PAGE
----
The first two to three weeks of school are always dominated by the study of literary terms. While my colleagues here are pounding simple sentence structure into these seventh and eighth grade skulls, “A noun is a person, place, or thing. An adjective modifies a noun.” I hear them repeating in mass unison as I pass in the halls. I opt for using literature to better understand our lives.
“These stories are art, class.” I stand in front wringing my hands. “Your job is to open your eyes to their meanings, to think deeply about your life, to discover yourself.”
We start in order: Character, Conflict, Plot, Foreshadowing, Personification, Subject and Theme, Symbolism, Figurative Language, Genre, and Irony. Students are to know and understand the definitions. They are to read the stories and find examples by locating quotes and analyzing for meaning. Then they are to demonstrate a personal connection. They are to present all of their findings to the class using graphic organizers that will later be turned into essays. The men I work with are wary.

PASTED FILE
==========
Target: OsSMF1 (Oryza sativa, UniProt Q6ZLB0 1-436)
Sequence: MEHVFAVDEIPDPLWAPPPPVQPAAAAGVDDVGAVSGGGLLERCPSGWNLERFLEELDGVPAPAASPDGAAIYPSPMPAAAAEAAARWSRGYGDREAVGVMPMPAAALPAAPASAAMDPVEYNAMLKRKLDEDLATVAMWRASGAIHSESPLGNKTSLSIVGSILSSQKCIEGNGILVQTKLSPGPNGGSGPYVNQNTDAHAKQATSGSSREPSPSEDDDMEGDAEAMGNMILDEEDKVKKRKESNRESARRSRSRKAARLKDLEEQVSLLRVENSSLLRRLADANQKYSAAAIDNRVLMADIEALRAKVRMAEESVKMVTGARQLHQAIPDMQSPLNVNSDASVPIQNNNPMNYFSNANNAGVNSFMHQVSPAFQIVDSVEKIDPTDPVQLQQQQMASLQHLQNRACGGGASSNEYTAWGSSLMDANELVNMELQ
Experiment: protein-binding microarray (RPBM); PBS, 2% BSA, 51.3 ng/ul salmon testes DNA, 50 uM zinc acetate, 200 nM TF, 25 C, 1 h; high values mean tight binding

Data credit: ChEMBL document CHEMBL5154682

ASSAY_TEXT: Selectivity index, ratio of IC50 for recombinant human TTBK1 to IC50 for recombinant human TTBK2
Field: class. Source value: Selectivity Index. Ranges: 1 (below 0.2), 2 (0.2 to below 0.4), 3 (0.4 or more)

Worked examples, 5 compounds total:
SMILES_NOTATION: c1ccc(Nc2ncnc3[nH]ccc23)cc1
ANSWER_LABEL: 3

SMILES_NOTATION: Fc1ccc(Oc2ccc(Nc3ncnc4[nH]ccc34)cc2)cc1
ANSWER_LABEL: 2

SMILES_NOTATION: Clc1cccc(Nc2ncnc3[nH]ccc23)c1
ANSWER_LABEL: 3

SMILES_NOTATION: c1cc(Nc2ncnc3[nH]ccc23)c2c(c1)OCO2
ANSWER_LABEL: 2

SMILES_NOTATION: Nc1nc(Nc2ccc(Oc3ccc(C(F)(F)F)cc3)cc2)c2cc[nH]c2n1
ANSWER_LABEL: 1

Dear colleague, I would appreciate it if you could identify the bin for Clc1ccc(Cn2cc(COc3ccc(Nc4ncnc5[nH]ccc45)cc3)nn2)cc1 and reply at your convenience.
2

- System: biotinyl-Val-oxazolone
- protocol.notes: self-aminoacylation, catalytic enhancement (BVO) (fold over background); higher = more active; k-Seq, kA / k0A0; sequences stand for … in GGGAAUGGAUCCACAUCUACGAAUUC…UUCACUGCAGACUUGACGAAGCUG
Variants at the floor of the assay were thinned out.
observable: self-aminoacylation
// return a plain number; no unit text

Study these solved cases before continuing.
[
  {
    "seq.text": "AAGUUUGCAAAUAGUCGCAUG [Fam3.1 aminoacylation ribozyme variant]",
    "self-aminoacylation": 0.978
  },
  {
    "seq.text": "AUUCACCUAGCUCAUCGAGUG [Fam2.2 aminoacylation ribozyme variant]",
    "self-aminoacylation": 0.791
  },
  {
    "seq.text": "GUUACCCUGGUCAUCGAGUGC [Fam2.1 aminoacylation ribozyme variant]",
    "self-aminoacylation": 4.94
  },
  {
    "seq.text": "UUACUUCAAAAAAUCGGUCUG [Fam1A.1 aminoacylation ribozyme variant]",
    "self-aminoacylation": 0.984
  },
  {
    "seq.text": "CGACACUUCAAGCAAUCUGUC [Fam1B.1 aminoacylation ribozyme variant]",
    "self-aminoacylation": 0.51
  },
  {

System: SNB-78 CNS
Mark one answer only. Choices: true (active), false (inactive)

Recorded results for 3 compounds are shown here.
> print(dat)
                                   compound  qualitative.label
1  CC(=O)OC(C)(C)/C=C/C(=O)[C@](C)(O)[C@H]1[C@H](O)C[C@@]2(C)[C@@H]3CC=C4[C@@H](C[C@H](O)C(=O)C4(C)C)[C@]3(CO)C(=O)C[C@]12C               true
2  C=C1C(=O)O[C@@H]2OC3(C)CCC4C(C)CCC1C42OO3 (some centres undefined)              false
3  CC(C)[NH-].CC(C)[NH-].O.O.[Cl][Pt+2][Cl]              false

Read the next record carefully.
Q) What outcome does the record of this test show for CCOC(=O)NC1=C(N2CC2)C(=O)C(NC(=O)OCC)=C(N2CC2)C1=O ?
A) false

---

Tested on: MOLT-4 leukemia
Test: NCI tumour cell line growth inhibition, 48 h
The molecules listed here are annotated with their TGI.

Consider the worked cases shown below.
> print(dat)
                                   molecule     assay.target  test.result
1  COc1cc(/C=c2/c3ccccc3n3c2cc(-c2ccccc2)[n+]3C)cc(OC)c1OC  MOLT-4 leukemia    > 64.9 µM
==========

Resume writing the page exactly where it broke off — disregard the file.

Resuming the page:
These concepts are too complex for Taiwanese students to understand,” Wayne from Seattle shakes his head. “I’ve been teaching here for ten years, they’re just not capable of doing the work.”
“He’s right,” Peter from North Carolina scratches his black whiskers. “You should stick to the curriculum.”
“You mean the workbook?” I toss the thinly bound colorless copy on to my desk. It is full of page after page of literal questions.
“It keeps them busy all class,” he says. “I know. I wrote it.”
“Yep,” Bill the Canadian decides to pipe in. “I hate to say it but you’re creating extra work for all of us and I’m about my time and my money. If it comes to bringing it up at the next English department meeting, I’m going to fight you tooth and nail.”